Some patients report a recent history of soaking in a tub or a swimming pool before the follicular eruption. This form of folliculitis is usually related to pseudomonas infection and resolves within two weeks.

Young females who present with back and chest follicular eruption might have Malassezia furfur infection. This fungal infection is responsible for the Pityrosporum folliculitis type. After shaving bumps are another form of folliculitis that is usually non-infectious in etiology.

Japanese men, AIDs patients, and infants tend to develop eosinophilic folliculitis. The condition presents with a pustular rash that consists of papules and pustules. Eventually, these pustules coalesce with each other and form a circinate plaque. The typical picture would be a circle with a rim of pustules and a clearing center. These lesions can be found on the face, back and arms.

Diagnostic Work-up for Folliculitis

Staphylococcus aureus gram stain

Image: “Microscopic image of Staphylococcus aureus (ATCC 25923). Gram staining, magnification: 1,000.” by Y Tambe. License: CC BY-SA 3.0

The diagnosis of folliculitis is clinically based. In resistant cases, gram stain, potassium hydroxide preparation, and biopsy are of value in determining the etiology of the condition and directing the treatment towards a more specific approach.

If a gram stain or a bacterial culture is indicated, a pus swab from the pustules should be obtained to identify gram-positive cocci. The most common isolated organism is Staphylococcus aureus.

Potassium hydroxide preparation of the pustule’s swab is indicated if the etiology is suspected to be fungal. Patients with deep folliculitis should undergo incision and drainage of their abscesses. This procedure requires confirmation of the diagnosis and is usually therapeutic.

If a biopsy is performed, the typical picture would be that of an intense inflammatory cell infiltrate into the follicular ostium. Neutrophils, lymphocytes, and macrophages are the most commonly identified inflammatory cells on biopsy. Patients with eosinophilic folliculitis have an eosinophilic cell infiltrate, as the name implies.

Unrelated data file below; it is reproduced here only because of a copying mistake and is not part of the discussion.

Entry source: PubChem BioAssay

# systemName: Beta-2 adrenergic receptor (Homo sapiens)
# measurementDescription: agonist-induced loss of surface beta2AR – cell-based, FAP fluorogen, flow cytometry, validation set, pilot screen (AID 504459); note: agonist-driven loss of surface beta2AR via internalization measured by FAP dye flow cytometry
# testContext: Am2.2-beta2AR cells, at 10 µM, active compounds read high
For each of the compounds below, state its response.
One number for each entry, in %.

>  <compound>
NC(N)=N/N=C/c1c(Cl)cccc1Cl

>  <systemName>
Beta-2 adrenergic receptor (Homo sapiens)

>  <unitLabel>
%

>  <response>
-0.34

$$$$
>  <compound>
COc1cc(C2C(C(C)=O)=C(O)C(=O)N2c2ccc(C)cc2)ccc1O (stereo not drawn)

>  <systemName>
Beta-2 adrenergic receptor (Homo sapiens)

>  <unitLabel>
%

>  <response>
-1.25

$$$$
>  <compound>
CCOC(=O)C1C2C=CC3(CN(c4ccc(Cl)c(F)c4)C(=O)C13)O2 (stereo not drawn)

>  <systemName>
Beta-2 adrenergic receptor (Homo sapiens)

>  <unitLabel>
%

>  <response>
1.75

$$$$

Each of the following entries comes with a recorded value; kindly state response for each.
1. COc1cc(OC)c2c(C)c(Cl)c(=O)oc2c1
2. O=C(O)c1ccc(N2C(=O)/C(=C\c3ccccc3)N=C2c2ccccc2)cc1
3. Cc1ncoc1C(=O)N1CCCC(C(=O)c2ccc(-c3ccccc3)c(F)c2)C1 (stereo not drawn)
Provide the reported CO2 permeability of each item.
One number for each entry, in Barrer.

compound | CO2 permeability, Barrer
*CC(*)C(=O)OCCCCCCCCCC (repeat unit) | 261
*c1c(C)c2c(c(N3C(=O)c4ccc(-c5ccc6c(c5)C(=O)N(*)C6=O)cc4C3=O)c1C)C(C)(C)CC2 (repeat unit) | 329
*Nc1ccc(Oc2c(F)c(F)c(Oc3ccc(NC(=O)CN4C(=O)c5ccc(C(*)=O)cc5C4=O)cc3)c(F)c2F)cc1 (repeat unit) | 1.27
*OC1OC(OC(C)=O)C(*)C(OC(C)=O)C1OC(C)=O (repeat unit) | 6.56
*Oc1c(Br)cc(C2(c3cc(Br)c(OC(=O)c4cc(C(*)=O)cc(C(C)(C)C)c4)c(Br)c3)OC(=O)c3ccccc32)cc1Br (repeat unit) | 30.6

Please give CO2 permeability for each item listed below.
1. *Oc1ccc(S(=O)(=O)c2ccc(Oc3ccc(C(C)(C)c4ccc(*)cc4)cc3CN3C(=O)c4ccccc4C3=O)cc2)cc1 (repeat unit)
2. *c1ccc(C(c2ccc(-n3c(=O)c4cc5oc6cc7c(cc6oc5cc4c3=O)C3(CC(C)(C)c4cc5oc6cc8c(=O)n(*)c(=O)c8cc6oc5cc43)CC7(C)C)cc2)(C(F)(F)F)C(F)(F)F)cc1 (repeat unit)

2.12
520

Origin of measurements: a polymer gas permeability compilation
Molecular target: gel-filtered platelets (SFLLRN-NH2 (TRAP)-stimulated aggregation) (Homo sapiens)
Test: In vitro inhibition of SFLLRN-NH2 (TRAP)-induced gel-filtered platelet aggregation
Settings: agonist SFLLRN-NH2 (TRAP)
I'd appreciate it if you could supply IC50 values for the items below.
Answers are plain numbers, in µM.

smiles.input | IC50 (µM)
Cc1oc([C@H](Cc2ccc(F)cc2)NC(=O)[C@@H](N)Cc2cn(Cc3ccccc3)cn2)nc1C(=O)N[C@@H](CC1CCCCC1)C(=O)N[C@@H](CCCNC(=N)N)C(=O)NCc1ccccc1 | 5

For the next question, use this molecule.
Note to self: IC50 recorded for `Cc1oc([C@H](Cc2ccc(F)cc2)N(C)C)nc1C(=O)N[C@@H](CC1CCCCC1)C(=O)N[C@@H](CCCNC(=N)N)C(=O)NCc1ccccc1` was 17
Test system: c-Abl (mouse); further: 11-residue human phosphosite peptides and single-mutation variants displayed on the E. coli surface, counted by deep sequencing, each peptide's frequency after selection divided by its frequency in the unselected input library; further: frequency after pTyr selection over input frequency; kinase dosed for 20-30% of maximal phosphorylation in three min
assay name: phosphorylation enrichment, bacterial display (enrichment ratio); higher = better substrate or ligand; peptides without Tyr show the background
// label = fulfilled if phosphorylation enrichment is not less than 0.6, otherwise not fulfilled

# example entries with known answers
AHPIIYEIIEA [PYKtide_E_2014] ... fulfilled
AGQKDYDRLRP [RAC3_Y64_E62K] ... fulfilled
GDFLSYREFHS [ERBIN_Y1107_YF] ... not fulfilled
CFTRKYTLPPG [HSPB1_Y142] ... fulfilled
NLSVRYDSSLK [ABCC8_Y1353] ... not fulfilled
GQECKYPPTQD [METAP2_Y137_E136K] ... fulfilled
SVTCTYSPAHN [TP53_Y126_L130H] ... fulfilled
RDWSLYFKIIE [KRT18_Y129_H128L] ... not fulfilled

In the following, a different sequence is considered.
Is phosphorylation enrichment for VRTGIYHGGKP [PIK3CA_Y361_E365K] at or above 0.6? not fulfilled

Patients with perifolliculitis present a similar picture to folliculitis but without direct hair follicle involvement. Instead, the inflammatory cell infiltrate is usually confined to the areas surrounding the follicle.

Treatment of Folliculitis

The treatment plan for folliculitis should be tailored to the most likely etiology. Patients with uncomplicated superficial folliculitis do not need systemic antibiotics. Antibacterial soap is usually sufficient.

In a few patients, the pustules become intensely painful. In that case, warm compresses, with or without topical antibiotics, can be helpful. Patients with deep folliculitis should receive oral antibiotics.

The most commonly used systemic antibiotic for folliculitis is dicloxacillin or a cephalosporin. Non-responders should be prescribed clindamycin, minocycline, or linezolid.

Patients with deep folliculitis should undergo an incision and drainage procedure, which can be curative.

Patients with recurrent perinasal folliculitis might benefit from mupirocin ointment to eradicate the causative organism, staphylococcus aureus.

Patients with Pseudomonas folliculitis typically improve without treatment. Eosinophilic folliculitis responds to indomethacin 50 mg/day, minocycline, or dapsone. Those who have Pityrosporum folliculitis should get a ketoconazole cream. If patients develop a relapse, systemic antifungals are indicated.

Epidermal growth factor receptor inhibitors can cause self-limited folliculitis which requires no specific treatment. Those who develop folliculitis because of receiving chronic antibiotics benefit from discontinuing the current antibiotic and receiving trimethoprim-sulfamethoxazole.